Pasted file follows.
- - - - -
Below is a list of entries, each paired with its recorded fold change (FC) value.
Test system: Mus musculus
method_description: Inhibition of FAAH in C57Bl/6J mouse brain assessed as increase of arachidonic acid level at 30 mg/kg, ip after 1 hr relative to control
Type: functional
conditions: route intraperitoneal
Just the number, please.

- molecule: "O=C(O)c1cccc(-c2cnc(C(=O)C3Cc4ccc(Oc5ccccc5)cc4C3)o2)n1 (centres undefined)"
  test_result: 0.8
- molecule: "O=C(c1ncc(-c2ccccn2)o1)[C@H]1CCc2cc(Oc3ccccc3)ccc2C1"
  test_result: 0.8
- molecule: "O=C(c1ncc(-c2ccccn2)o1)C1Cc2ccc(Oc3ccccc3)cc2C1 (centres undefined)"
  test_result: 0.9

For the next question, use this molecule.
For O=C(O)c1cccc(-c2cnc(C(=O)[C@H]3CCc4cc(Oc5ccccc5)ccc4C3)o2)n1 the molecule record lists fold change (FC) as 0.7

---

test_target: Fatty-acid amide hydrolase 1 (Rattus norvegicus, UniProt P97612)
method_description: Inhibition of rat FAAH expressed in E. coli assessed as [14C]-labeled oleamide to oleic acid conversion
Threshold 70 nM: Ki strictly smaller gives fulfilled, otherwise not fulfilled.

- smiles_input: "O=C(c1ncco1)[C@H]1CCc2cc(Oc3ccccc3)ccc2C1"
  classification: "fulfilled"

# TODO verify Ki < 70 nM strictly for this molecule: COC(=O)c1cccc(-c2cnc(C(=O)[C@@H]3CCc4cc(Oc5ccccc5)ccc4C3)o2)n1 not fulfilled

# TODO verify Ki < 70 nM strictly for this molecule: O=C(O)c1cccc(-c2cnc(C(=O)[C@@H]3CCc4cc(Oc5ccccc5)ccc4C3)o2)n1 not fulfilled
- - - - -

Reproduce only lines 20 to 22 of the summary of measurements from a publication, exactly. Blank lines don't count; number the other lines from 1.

  classification: "fulfilled"

# TODO verify Ki < 70 nM strictly for this molecule: COC(=O)c1cccc(-c2cnc(C(=O)[C@@H]3CCc4cc(Oc5ccccc5)ccc4C3)o2)n1 not fulfilled

# TODO verify Ki < 70 nM strictly for this molecule: O=C(O)c1cccc(-c2cnc(C(=O)[C@@H]3CCc4cc(Oc5ccccc5)ccc4C3)o2)n1 not fulfilled